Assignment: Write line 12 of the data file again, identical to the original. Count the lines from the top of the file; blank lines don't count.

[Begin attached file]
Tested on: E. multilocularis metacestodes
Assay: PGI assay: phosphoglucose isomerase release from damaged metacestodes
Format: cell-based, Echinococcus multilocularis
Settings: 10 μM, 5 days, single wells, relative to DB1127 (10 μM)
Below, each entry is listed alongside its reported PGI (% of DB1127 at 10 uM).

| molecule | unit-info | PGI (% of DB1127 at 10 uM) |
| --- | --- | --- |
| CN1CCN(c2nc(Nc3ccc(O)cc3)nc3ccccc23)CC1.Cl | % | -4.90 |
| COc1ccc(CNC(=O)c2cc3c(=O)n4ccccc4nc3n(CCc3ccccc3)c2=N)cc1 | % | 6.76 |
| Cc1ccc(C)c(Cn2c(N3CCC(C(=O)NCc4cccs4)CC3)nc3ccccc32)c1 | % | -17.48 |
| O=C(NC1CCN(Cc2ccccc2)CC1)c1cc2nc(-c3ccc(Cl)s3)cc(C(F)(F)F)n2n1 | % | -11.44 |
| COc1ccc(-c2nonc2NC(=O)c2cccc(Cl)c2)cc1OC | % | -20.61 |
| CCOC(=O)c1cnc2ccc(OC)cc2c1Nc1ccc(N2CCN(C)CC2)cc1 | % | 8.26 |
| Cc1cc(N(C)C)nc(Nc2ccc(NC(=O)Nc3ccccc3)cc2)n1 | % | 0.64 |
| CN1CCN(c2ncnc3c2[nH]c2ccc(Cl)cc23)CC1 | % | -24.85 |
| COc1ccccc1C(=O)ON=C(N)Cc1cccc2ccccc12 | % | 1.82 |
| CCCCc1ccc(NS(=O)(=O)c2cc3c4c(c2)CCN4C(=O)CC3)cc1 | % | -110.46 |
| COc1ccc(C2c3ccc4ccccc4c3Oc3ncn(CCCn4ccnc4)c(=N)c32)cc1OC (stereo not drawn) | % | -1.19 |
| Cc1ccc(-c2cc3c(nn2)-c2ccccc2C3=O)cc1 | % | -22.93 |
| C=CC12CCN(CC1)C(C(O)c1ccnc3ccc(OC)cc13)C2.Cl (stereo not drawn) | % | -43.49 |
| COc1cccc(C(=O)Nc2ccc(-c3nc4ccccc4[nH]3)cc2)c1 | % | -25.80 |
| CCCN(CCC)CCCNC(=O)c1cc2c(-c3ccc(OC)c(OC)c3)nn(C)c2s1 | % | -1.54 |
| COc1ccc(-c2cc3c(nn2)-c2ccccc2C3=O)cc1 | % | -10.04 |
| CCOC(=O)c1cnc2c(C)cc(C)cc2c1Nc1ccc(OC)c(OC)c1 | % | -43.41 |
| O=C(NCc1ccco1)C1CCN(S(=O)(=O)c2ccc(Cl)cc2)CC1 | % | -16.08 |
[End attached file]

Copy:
| COc1ccc(-c2nonc2NC(=O)c2cccc(Cl)c2)cc1OC | % | -20.61 |